Step 9: Develop, pre-test and revise lessons, learning activities, materials

This step prepares the plans and materials needed to carry out the learning intervention.


Use Tool #11 or Tool #12 Lesson Plan Formats to develop lesson plans.

  1. Identify existing materials that you can use as references while developing or implementing the learning intervention. Research print materials and the Internet for useful references and resources. Check the following sources:
    • Standards and guidelines at the national level first (if they exist and are up-to-date) and from international standard setting bodies, such as the World Health Organization
    • Documents from medical professional associations
    • Published curricula and journals
    • Materials available from reputable websites
    • Materials that have been used with similar job responsibilities or competencies and with similar learners, especially if these materials are available in adaptable formats.
    Check with experts or national resource persons working with you to make sure the resources are up-to-date and appropriate to the situation. Often resources used earlier to identify the essential skills and knowledge can be used to develop the materials. Sometimes existing materials can be used either as they are, or with minor adaptations. However, if major adaptations are needed, it may be more practical to start from scratch. Even then, portions of existing materials can be used (e.g., a section from a book, illustrations or charts) or adapted (e.g., discussion questions, slides, case studies, role plays or checklists) if the copyright allows this. Be cautious about using materials that are not appropriate for the learners and their work setting and using activities that do not meet the requirements of your learning objectives.
  2. Develop the lesson plans. A lesson plan is a set of instructions similar to a "road map" for conducting the learning intervention and enabling the learners to meet the learning objectives. Usually lesson plans will need to be developed specifically to meet the training requirements. The lesson plan should be written for the person who coordinates the learning intervention. In other words, if the approach calls for a trainer to lead or coordinate the intervention (e.g., group training), the lesson plan should be written for the trainer. Write the lesson plan for the learner if he/she is in charge of his/her own learning (e.g., self-directed learning). Some interventions may require a lesson plan or set of instructions for the instructor, the learners, a supervisor and a practicum advisor for the same set of coordinated activities (e.g., site-based training).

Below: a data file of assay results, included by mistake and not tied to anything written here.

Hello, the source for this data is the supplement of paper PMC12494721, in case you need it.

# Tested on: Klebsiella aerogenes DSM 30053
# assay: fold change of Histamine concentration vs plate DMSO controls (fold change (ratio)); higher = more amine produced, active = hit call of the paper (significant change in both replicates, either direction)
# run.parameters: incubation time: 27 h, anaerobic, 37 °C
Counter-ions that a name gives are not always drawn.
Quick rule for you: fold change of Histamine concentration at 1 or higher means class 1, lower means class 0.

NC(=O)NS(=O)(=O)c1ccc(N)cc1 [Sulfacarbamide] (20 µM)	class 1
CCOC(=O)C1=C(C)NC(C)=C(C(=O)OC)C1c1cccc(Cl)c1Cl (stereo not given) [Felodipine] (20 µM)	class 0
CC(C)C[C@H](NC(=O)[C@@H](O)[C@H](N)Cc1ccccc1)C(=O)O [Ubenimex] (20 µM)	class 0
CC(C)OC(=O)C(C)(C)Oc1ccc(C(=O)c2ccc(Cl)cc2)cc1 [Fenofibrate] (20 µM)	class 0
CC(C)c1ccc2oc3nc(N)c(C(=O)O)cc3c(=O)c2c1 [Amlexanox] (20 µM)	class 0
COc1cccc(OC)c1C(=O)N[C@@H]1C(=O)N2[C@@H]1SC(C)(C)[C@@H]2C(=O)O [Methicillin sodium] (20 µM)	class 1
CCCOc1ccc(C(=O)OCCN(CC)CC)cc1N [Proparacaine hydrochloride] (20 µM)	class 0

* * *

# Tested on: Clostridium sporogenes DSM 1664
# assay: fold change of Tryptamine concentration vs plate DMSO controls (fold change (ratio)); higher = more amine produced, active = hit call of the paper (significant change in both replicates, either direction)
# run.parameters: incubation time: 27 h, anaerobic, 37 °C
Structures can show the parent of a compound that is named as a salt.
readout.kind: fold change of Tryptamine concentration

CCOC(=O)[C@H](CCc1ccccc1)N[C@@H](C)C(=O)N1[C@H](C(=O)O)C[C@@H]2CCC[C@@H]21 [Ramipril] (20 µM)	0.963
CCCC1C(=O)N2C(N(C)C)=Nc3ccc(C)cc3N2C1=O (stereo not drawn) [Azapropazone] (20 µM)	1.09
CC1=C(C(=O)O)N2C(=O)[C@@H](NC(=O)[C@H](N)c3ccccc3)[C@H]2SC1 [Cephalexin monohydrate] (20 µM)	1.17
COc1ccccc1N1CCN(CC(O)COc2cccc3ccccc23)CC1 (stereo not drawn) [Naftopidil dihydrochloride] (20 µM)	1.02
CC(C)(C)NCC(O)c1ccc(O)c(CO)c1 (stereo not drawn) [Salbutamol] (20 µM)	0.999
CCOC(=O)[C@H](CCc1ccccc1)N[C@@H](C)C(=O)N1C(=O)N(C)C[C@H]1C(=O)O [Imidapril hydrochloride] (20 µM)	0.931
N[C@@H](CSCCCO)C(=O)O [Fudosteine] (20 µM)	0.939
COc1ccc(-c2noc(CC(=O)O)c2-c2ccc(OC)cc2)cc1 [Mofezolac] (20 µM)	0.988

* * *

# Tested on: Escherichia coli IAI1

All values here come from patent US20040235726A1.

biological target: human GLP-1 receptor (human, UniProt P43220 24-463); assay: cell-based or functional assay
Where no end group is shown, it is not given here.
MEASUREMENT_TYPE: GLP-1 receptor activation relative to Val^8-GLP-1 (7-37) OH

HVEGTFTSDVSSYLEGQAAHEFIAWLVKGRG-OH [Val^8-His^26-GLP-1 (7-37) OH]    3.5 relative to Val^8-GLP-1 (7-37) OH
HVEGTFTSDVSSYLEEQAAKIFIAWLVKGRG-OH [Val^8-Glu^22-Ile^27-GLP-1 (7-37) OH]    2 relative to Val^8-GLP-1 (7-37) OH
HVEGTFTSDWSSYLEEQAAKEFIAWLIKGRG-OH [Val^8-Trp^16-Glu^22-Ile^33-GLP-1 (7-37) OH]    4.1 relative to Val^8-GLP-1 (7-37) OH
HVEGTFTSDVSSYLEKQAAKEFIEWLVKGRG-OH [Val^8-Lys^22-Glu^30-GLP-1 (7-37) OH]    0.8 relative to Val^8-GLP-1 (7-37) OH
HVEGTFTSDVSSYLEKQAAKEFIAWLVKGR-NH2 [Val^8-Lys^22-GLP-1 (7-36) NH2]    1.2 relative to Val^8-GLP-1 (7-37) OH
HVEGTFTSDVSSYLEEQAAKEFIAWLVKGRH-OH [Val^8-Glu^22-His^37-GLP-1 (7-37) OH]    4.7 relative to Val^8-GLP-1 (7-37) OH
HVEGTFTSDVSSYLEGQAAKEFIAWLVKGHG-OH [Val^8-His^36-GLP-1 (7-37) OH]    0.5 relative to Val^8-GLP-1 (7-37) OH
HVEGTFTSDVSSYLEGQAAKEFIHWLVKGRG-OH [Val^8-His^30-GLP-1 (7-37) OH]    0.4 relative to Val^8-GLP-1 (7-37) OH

The Experiential Learning Cycle can be used to structure the lesson plan in a way that encourages learners to apply what they learn when they are working. (See Box 18)
  3. Typically, the lesson plan should include:
    • An introduction that describes why the lesson is needed. The introduction should describe the job task and the skills and knowledge that are required to perform it. The introduction covers "what's in it for the learners."
    • The learning objectives
    • A schedule or list showing the order in which the activities should be done
    • The assessment strategy for each objective
    • A list of resources required and where they are located
    • Description of advance preparation
    • A detailed description of each activity (what the learners and trainers need to do to achieve the objectives)
    • The time each activity should take.
    In general, keep lesson plans short and format them so the main steps stand out. Learners and trainers are more likely to follow the plan if the lessons plan is short and easy to read. (See Tool 11 and Tool 12 for sample lesson plan formats)
  4. Make a list and develop or obtain the learning materials that are needed for each activity and lesson. Remember that materials may be needed for trainers, learners, clinical preceptors, training coordinators, managers, supervisors and evaluators.

    Some of the materials that may be needed are:
    • clinical guidelines, reference manual or study guide
    • illustrations of diagrams
    • pre-/post-tests, questionnaires, observation checklists
    • a slide presentation for a lecture
    • a computer-based simulation for skills practice
    • role plays
    • case studies
    • job aids
    • anatomical models, clinical equipment and supplies
    • reporting tools and processes for inputing information into a database
    • an orientation for facilitators, tutor/mentors and/or supervisors/managers (see Step 10)
    • an action plan to help ensure transfer of learning (see Step 11)
    • assessment and evaluation plans and related tools (detailing indicators, intended impact and how results will be used for decision making and subsequent planning) (see Step 12).
    These materials may be organized, along with the Instructional Program Overview for the instructional strategy, into a learning package consisting of
    • Reference manual
    • Trainer/facilitator/supervisor guidelines
    • Learner's guide
    • Audiovisuals, equipment, supplies or anatomical models
    • Supporting reference materials and job aids.
  5. Develop the learning assessment instruments (skills checklists, written tests, questionnaires, etc.). Assessments should be written according to the plan for assessments made in Step 7.